La Guillotine: Oui ou Non? podcast 1/31/14
Since we live in an age where daring and greed matter almost more than anything else, certainly more than common virtue and affection, we are reading daily more and more stories that not only make us angry but that also make us think of punishments neither meted out nor handed down. This one in particular, as reported recently, in the New York Times.
Health Management Associates, a for-profit hospital chain based in Naples, Florida, is being investigated by the Justice Department for eight instances of what basically amounts to fraud in six states.
The whistle-blower suits involve an internal strategy that regulators say was intended to increase admissions, regardless of whether a patient needed hospital care, and pressure the doctors who worked at the hospital to go along with this policy.
One kind of example of this practice involved an infant who had a normal 98.7 degree “temperature” but who was quickly admitted “for fever” and observation, and for whose care afterwards the hospital billed Medicare or Medicaid. HMA allegedly used a mix of sophisticated software, financial incentives, and threats to its own staff to be able to bilk the US government – that’s us, folks – out of millions of dollars each year.
What else this policy may do is bankrupt a family who is blind-sided not just by the hospital, in which they place their trust, but also who have been charged stupendous fees for normal items like aspirin, sheets, medicines, and technical tests which are unnecessary but costly and somehow made to seem related to the child’s fever, or non-existent fever.
The accusations reach upwards to the former chief executive’s office, identified by many as the driving force behind the scheme. The architect of the strategy to raise admissions, as per several of the lawsuits, was the company’s former chief executive, Gary Newsome. In what may well be the slippriest and most transparent of departures, Newsome resigned from HMA last summer to head a religious mission in Uruguay. We suspect Uruguay has no reciprocal extradition treaty with the US.
Naturally, the hospital denies everything. “HMA associates and physicians who practice at our facilities are focused on providing the highest quality patient care in all of our hospitals.” You betcha.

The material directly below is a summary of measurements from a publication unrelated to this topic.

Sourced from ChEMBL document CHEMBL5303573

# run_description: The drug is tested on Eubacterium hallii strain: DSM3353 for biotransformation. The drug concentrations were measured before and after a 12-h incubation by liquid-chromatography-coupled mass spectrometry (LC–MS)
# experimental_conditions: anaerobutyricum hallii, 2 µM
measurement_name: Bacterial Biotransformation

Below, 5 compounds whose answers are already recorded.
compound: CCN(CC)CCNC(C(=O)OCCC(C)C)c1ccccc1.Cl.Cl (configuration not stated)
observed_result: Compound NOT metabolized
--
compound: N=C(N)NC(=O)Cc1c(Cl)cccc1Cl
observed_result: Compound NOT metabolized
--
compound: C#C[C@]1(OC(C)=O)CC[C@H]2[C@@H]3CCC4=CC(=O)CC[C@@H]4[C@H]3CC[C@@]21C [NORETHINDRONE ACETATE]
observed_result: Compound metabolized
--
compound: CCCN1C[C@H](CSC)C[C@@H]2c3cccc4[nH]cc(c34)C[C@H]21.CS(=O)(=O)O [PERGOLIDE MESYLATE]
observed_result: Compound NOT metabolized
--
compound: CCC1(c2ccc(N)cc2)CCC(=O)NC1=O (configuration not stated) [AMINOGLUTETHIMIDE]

Which would account for the firings of personnel who refused to go along with the bilking of us all.
Ralph Williams, an accountant with 30 years’ experience in hospital management, was hired as the chief financial officer of an HMA hospital in Monroe, Georgia. He asked an outside firm to conduct an audit of the hospital’s in-patient admission rate. When the report arrived, Williams was told by his bosses to “burn it,” and was soon thereafter fired.
Jacqueline Meyers, a regional manager for EMCare which provides emergency room physicians to a number of HMA hospitals, refused to follow HMA directives and fire doctors who admitted fewer patients than HMA wanted She, too, was fired.
In another instances of every day fraud as perpetrated by the medical profession itself, a professor of history at the University of Central Arkansas, had the most common of skin cancers biopsied and treated by a hospital 30 miles away from her doctor’s offices that involved a dermatologist, an anesthesiologist, and an ophthalmologist who practiced plastic surgery. The combined bill was more $25,000. The professor had been told she might need a few stitches after the excision.
“If you freeze off 18 lesions and bill separately for surgery for each, it can be very lucrative,” admitted Dr. Steven Shroeder, the chairman of the National Commission on Physician Payment Reform. Add to this the number of entrepreneurial physicians who own their own rehabilitation sites or their own laboratories, and one can begin to see the pattern in its complexity.
For our money, this amounts to another class of criminals – much like those who, in banking, brought the country to its knees in 2006 – and who have yet to repay the government, be sentenced for fraud, or imprisoned for wrong-doing.
Sooner rather than later this begins to make us think of the communards in France in the late eighteenth century who chose whom to decapitate for their so-called “crimes” and whom to imprison in the Bastille.
Which leads us directly to what may seem an outlandish, but also certainly effective, idea.
We propose a law that makes men and women who purposely defraud others, bankrupt and destroy the lives of adults and children – all for the sake of building their own fortunes greater – liable to instant punishment and disbarment from their professions. The most egregious of outlaws would be subject to the guillotine.
Is this too extreme? Perhaps. But a national committee, or series of them organized by profession, could judiciously investigate and expose the malfesances of these hot-shot high-flying financiers – for that is what many professional have become – and mete out an appropriate punishment, or settlement, or at the least censure. Publicity is NOT always good.
It would not only be just, it would be relieving to see men and women of ill-conceived ambition in the dock, finally, and to imagine the coming to an end of the milking not only of the government, but also of all its citizens, poor and rich alike, who have come to believe and depend on the advice of just such kinds of “professionals.”
We’re certainly open to other suggestions than the blade, but we might want to keep it on hand just in case.